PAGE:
To James Crichton-Browne 20 February 1
My dear Sir
I very truly grieve to hear that your continued labours and anxiety have at last injured your health seriously.2 I know from long-tried experience what misery continued ill-health causes, but my health affects only comfort, and is not otherwise serious, which I fear from what you say is far from your case. Your MS. is most useful and interesting to me, and though I would not wish one single word omitted, and shall consider the whole very carefully, I regret that I have caused you to write at such length.3 A few sentences will suffice for my object, but as your trouble in writing it is now over, I must say that I rejoice (though regretting) at its length, as it makes me understand the cases much better. I did not make enough or any allowance for mere senseless laughter and weeping.4 I have, however, not yet sufficiently considered your MS. with respect to the hairy ears (is it of idiot or insane—I suppose congenital?).5 I should much like to see a photograph out of curiosity, and I can return it, when I return the others. After I have seen all that you can send, I will then ask, whether I could have some (supposing any suit my purpose which is of course a chance) copied:6 there would however be risk of the copyiers dirtying any photograph. I go to London for a week on Thursday, and intend to enquire about the new plans of engraving direct from photographs.7 Please address Photographs to C. Darwin, Orpington Station, Kent, S.E. Railway. With respect to bronzed colour from renal disease, I do not think the facts (Mr. Paget formerly gave me some) would be of service: the case seems so hopelessly obscure.8 You most kindly tell me that I may ask more questions: Gratiolet (who though so good an observer, I think sometimes runs away with facts) asserts that the pupils of the eyes contract in violent rage, and “dilate enormously” under extreme terror.9 Have you ever observed this, or can you observe it,—allowance being made for any brain disease? My little essay on Expression does not deserve to rank above a Hobby-horse; now some thirty years old: I feel bound to publish, as I have received from various correspondents much information in regard to savages; and to these observations I have now to add your to me very valuable notes.10 You will, ere this have received I hope my book: I fear there will be too much natural History for you; but it would delight me if I should succeed in interesting you for an hour or two by the first and last parts.11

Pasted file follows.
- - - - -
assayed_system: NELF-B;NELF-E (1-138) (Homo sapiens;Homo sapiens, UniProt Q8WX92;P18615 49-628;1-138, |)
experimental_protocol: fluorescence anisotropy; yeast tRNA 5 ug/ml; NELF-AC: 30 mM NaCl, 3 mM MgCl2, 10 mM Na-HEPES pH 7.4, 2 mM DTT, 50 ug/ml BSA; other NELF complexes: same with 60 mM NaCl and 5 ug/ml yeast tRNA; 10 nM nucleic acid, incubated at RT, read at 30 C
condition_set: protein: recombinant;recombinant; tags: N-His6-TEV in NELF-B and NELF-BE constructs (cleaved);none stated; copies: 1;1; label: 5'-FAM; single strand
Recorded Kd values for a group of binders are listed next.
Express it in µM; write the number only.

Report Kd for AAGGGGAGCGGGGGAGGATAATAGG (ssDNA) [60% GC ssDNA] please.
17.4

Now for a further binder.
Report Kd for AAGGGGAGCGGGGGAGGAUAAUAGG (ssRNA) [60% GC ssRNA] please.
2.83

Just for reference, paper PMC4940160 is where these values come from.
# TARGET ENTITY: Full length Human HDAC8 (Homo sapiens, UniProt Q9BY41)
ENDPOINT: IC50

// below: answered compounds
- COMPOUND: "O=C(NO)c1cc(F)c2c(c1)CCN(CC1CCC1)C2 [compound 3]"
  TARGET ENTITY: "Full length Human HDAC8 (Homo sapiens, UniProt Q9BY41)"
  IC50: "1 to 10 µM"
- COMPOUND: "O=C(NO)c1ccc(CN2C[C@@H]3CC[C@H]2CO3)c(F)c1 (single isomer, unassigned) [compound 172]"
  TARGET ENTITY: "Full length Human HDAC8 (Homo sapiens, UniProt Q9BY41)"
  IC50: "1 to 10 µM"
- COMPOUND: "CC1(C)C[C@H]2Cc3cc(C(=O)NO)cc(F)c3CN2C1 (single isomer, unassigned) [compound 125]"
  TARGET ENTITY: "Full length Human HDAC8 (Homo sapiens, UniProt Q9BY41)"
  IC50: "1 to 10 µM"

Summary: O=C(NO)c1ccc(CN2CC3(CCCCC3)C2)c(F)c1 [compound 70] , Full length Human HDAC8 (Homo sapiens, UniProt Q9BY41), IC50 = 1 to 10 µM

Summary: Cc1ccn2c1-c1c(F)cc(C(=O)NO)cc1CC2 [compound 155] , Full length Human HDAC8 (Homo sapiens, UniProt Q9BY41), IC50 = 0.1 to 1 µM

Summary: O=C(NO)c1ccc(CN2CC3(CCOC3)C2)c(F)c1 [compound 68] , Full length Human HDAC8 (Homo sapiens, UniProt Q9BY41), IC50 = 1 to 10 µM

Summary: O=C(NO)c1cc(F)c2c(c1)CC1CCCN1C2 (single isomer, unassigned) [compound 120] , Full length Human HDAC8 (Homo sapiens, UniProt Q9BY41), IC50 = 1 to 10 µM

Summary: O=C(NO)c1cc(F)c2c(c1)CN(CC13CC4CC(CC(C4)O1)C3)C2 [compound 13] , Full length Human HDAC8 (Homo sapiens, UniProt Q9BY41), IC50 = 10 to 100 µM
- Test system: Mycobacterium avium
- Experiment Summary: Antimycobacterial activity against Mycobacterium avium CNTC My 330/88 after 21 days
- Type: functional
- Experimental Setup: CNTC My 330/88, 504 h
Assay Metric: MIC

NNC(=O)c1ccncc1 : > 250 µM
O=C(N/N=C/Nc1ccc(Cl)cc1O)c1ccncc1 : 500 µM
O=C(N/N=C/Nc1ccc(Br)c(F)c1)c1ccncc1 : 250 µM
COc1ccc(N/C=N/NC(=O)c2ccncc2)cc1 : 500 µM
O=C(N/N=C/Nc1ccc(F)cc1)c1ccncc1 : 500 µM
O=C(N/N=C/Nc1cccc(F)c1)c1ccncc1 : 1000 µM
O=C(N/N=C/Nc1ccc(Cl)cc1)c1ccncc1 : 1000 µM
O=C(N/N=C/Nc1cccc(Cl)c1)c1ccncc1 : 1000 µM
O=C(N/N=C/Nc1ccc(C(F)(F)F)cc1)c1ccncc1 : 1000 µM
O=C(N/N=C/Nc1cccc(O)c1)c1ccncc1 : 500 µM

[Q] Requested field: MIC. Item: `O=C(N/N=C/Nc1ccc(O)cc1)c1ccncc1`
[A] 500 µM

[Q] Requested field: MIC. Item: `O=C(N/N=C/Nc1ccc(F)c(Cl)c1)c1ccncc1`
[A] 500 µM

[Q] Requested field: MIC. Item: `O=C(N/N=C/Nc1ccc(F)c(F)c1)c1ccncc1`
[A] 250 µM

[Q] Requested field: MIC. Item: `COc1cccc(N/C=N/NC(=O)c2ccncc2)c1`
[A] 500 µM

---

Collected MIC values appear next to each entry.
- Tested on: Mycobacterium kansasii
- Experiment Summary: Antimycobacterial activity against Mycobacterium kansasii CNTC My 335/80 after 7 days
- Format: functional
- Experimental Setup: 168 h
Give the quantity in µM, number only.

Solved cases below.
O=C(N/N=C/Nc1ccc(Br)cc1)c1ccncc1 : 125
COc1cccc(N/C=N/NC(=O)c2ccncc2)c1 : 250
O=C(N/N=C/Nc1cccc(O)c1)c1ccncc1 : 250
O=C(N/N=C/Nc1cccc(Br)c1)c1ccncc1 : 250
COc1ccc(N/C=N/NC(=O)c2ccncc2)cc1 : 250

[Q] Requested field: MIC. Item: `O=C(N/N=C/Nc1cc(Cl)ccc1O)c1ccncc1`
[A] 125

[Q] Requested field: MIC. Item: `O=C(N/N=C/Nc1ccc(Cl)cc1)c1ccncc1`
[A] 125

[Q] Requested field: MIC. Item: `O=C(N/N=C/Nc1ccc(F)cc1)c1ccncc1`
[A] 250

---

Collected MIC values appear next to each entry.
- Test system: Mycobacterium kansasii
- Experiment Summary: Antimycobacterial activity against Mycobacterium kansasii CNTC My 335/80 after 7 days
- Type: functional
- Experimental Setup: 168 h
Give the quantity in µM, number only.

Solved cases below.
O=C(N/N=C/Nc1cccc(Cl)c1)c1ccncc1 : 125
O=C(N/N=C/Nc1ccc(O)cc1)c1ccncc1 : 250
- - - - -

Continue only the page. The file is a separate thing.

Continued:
My dear Sir, with cordial thanks Yours very sincerely | Ch. Darwin
P.S. Since writing this I have been working in your remarks on weeping and they come in splendidly for me.12
JC-B’s MS most useful.
P. Gratiolet’s observations on contraction and dilation of pupils of eye of a person in extreme terror. Has JC-B ever observed this? Expression has been his hobby-horse for 30 years.
Please cite as
Darwin Correspondence Project, “Letter no. 7499,” accessed on 24 July 2016, http://www.darwinproject.ac.uk/DCP-LETT-7499